Unilever’s success story in Asia started with the set up of Hindustan Lever119 in India in 1931 and Unilever Malaysia’s120 set up in 1947. Investment was made relatively late (in 1995) in Vietnam121 where it operates five manufacturing sites and exploits local transportation means such as cycles, and boats122 for distribution in remote areas. Since its operation in Indonesia, (founded in 1933) Unilever’s brands have developed a very strong local presence and have gained market leadership in many categories where they compete. The key factor for this success seems to be a deep understanding of the Asian markets where Unilever studies local habits, beliefs and aspirations to create local products. Local brands such as “Royco”, “Bango”, and “Sariwangi” are seen as local jewel brands as a result of their high awareness and consumer loyalty. The toothpaste brand “Signal” is number 1 or 2 in 29 countries, including Indonesia where it is market leader. Moreover, Indonesia can be considered not only as an important market, but also as a manufacturing country for countless Unilever products in Southeast Asia. In this context Niall Fitzgerald, the global chairman of the group, stated after a meeting with President Megawati Sukarnoputri, that Indonesia is designated by Unilever as a sourcing country for consumer products sold in countries of the Association of the South East Asian Nations (ASEAN). Unilever plans to invest an estimated US$500 million in the next 10 years in Indonesia. By doing so, Unilever reinforces its position as one of the largest employers and taxpayers in the country.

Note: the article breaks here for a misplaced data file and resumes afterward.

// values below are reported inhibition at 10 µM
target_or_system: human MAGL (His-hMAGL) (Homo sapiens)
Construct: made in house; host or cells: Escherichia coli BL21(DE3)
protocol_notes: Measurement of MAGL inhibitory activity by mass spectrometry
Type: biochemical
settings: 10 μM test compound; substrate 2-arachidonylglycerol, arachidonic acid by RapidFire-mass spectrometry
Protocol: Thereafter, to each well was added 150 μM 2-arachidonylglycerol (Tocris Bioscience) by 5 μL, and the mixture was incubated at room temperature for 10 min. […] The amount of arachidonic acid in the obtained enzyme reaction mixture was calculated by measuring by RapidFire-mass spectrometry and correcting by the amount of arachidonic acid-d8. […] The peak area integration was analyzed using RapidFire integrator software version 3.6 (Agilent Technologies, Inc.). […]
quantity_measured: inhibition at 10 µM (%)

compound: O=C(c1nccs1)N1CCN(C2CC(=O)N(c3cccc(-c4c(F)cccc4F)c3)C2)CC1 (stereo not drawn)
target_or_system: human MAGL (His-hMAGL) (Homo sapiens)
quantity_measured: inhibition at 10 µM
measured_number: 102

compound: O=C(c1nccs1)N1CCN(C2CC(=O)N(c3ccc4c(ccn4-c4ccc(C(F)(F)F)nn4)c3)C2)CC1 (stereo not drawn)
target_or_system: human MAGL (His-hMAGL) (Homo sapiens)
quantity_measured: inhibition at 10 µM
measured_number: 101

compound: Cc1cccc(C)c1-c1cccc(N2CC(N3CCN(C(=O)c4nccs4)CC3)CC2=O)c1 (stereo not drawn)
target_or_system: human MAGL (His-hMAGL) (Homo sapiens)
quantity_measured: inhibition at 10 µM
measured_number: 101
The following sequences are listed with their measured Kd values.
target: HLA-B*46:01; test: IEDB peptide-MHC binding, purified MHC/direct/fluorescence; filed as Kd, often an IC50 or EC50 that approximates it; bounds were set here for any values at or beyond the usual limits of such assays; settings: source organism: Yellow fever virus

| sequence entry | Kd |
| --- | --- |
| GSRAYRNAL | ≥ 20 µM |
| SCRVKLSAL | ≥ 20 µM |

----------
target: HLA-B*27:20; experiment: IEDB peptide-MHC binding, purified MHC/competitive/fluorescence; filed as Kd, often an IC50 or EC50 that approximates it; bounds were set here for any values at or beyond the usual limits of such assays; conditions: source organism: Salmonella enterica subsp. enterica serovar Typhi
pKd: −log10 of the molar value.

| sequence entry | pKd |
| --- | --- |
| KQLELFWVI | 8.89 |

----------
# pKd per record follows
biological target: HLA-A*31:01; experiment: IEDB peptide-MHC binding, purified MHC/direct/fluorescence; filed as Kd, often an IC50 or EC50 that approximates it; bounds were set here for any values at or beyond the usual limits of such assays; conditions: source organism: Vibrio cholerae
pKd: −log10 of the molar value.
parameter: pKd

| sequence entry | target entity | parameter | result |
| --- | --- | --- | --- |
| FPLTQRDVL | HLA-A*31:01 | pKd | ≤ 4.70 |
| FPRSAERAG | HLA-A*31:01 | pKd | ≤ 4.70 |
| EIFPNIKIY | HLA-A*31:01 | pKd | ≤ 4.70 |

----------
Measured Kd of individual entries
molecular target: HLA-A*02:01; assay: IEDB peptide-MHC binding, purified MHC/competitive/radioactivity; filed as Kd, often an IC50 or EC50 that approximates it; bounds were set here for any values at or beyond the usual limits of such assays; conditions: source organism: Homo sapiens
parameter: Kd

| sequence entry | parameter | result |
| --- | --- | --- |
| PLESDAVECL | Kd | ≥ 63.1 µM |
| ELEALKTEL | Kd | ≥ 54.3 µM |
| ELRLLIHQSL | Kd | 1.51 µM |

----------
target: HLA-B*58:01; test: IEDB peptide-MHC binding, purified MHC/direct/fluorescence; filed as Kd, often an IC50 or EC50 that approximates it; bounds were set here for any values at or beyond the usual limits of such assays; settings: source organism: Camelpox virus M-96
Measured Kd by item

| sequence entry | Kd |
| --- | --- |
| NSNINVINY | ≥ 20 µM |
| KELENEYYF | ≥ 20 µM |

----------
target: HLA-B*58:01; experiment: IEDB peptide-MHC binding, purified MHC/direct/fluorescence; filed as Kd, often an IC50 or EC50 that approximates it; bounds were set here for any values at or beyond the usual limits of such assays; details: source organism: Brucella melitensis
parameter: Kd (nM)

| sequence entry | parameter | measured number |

D.3.5 Unilever Indonesia

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PT Unilever Indonesia Tbk (UI), an Indonesia-based consumer goods company, was established in 1933 with the founding of a local soap-manufacturing facility. The company's principal activities are the production of soaps, detergents, margarine, vegetable oil, ice cream, tea drinks, milk products and cosmetics. The company has two subsidiaries, PT Anugrah Lever123 and PT Technopia Lever. The company's headquarters is located in Jakarta, and is supported by two production facilities in Bekasi, West Java, and Surabaya, East Java. UI has become a leader in the branded-soap market, which had been dominated by Procter & Gamble124 and Colgate125. By 1940, after only seven years in business, UI manufactured 12,000 metric tons (MT) of soap and was the largest soap producer in the country. By 1948, UI had established or purchased factories to produce margarine, cosmetics, and edible oil. These activities grew until 1980, when all UI companies in Indonesia reorganised to form PT Unilever Indonesia. A year later, UI made the decision to go public on the Jakarta stock exchange (JSX)126 and sold 9.2 million shares locally (15 percent of the total). The bulk of the equity value of the business (85 percent) was retained by the parent company in the Netherlands. By 1982 it had established a network of Indonesian distributors, to whom it handed over sales activities. This sales force grew steadily to 385 distributors at the end of 2003. These companies now deliver UI brands to more than 550,000 shops weekly. It is estimated that up to 1.8 million small stores and street vendors sell UI products informally in rural markets and poor urban areas. The table below provides an insight into the history of the company in Indonesia.